Some histological studies indicate that the typical inflammatory cells found with tendonitis are not present. Some studies indicate that the eccentric loading of the tendon is favorable to other types of exercise. What Is Eccentric Exercise? A simple example of an eccentric contraction is to hold something in your hand with your elbow bent.
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Copy and paste this HTML code into your webpage to embed. Eccentric exercises involve the patient dropping the heel to horizontal in a slow and controlled manner.
An eccentric muscle contraction is one where the muscle gets longer as it contracts rather than shortening. With heel drop exercises it is the calf muscles at the back of the lower leg which are contracting at the same time as they lengthen.
Stretching exercises for the muscles at the back of the lower leg should also be done regularly. However, the routine is tough and must be done daily for 12 weeks without fail.
The patient is likely to suffer some discomfort and may feel their injury is getting worse before they see improvement. If the two exercises are done strictly this should total repetitions every day for 12 weeks.
In the short term, exercise: Increases tendon volume Stimulates collagen production The tensile strength of the tendon will increase over time, making it able to cope better with the loads expected of it in day to day activities and sports training.
Keep a record of your exercises It is important to keep a record of the exercises you do. A week record sheet detailed which exercises should be done when can be downloaded here. Heel drop eccentric strengthening exercises Achilles tendonitis heel drop exercises should be done both with the knee straight and bent to isolate the gastrocnemius and soleus muscles. The gastrocnemius is the larger muscle which originates from the femur thigh bone so needs to be stretched and strengthened with the knee straight.
Bending the knee relaxes the gastrocnemius, leaving the soleus muscle to take more of the load. Gastrocnemius heel drop Begin by standing with one foot on a step and the heel raised up.
Slowly lower the heel down keeping the leg straight until the foot is parallel to the ground but no further. Then push up to the starting position using your uninjured leg to assist and repeat.
Perform 3 x 15 repetitions twice a day. This is maintained every day for 12 weeks. The exercise may be moderately painful.
Over time the pain in the Achilles may get worse before it gets better. When 2 x 15 repetitions, twice a day can be done pain-free, you should increase the. This can be done by wearing a weighted vest or rucksack to increase the weight or load through the Achilles tendon. Soleus heel drop This is done in exactly the same way as the gastrocnemius heel drop exercises. It is the calf muscles that need stretching. Stretching is an important part of the treatment and rehabilitation of Achilles tendinitis.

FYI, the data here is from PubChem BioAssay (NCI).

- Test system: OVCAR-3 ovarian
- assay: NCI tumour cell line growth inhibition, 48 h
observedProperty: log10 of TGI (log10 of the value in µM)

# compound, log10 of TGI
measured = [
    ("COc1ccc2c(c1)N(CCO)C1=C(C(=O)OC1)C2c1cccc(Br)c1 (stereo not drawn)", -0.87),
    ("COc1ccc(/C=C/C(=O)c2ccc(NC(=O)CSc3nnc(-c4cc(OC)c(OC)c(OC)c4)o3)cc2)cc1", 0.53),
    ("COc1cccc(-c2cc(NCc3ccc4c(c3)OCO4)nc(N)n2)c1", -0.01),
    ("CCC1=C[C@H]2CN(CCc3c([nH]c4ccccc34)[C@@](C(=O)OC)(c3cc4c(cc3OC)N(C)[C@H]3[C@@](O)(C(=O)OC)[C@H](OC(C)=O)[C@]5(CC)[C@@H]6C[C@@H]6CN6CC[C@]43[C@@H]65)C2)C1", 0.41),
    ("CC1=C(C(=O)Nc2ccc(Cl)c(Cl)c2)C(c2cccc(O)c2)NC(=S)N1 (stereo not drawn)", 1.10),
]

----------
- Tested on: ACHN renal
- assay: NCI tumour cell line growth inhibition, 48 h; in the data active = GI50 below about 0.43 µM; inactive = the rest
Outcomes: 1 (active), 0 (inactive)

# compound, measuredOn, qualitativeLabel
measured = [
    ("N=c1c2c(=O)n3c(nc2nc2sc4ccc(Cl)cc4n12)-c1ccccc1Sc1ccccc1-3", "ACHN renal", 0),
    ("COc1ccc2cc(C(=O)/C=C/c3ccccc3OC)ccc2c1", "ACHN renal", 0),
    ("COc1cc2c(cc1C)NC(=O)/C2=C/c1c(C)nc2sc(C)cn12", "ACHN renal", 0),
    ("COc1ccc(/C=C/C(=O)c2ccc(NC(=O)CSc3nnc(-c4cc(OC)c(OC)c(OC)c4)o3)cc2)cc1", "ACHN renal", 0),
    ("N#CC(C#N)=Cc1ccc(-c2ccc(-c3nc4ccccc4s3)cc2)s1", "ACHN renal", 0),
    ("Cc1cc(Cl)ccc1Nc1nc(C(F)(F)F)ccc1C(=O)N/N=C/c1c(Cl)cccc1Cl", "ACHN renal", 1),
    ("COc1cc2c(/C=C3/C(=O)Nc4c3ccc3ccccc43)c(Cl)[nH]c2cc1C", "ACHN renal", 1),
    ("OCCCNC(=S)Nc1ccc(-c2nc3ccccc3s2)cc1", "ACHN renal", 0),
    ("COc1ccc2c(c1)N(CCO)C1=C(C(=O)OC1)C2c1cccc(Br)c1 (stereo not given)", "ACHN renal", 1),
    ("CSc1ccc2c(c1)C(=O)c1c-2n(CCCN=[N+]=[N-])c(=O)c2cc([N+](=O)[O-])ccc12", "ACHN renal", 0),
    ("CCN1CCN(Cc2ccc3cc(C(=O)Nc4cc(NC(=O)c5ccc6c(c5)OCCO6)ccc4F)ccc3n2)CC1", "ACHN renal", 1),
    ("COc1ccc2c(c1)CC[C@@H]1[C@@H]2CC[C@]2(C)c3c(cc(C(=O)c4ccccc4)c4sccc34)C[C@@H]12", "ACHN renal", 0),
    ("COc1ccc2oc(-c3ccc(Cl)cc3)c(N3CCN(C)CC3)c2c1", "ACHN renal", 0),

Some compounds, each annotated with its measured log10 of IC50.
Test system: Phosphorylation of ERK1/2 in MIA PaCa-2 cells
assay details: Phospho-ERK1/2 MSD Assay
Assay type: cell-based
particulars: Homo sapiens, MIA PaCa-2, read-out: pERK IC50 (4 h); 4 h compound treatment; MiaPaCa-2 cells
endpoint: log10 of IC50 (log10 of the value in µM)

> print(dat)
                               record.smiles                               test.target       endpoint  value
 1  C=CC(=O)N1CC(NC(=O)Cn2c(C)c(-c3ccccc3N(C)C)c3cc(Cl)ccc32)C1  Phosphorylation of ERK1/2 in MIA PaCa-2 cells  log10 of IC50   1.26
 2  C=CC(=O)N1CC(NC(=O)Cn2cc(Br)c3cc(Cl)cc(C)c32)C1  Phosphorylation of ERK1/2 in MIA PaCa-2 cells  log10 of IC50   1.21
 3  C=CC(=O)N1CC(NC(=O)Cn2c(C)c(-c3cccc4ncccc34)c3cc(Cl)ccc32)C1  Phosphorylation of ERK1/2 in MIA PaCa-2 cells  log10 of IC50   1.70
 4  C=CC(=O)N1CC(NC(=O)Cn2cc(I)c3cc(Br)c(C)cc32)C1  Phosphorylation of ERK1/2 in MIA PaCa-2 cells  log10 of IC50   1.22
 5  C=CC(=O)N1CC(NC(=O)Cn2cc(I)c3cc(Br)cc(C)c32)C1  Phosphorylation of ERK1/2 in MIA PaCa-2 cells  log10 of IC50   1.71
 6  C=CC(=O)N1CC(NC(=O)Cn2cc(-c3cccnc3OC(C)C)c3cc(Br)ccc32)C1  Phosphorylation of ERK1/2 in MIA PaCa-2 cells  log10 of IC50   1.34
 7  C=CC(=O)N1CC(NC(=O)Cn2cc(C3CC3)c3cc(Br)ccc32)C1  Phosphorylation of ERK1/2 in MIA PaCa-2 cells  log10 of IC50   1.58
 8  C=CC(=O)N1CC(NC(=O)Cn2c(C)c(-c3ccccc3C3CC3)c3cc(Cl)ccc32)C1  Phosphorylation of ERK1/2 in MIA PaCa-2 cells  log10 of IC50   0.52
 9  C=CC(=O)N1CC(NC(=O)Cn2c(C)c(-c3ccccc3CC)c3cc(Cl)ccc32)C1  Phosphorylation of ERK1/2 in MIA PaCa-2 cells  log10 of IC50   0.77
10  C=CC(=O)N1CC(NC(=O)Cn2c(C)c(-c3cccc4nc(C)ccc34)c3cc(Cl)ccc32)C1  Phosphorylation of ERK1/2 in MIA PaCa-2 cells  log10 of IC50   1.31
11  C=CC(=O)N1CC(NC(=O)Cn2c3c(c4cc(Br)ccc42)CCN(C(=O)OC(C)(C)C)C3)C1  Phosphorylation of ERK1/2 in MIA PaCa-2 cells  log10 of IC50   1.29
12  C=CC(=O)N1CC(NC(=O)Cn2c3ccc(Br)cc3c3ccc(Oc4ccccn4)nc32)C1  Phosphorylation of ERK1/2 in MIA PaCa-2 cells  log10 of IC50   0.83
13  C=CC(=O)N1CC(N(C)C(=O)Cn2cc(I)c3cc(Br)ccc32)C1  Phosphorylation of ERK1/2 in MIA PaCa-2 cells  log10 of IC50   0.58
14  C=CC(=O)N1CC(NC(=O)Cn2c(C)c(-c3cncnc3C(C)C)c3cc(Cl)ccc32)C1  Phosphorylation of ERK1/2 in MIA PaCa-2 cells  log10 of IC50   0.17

Tight or shortened calf muscles may increase the strain on the Achilles tendon making it work harder. Gastrocnemius stretch Place the leg to be stretched behind and lean forward, ensuring the heel is kept in contact with the floor at all times.
Hold the stretch for 20 to 30 seconds and repeat 3 times. This can be repeated several times a day and should not be painful. A stretch should be felt at the back of the lower leg. If not then move the back leg further back. A more advanced version of a calf stretch is to use a step and drop the heel down off it. Soleus stretch To stretch the soleus muscle the back leg should be bent.
Place the leg to be stretched behind and lean against a wall keeping the heel down. A stretch should be felt lower down nearer the ankle at the back of the leg. If this stretch is not felt then a more advanced version is to place the forefoot of the front leg against the wall with the heel on the floor and push the from knee towards the wall. Stretching on a step This stretch can be performed to further the stretch on the calf muscles and Achilles.
Stand on a step with the toes on the step and the heels off the back. Carefully lower the heels down below the level of the step until you feel a stretch — make sure you have something to hold on to! Hold for seconds. This should be performed with the knee straight and then repeated with the knee bent to make sure you are stretching both muscles.
References Alfredson H, Lorentzon R. Chronic Achilles Tendinosis — recommendations for treatment and prevention. Heavy-load eccentric calf muscle training for the treatment of chronic Achilles tendinosis. American Journal of Sports Medicine ;26 3 This article has been written with reference to the bibliography. Related articles.
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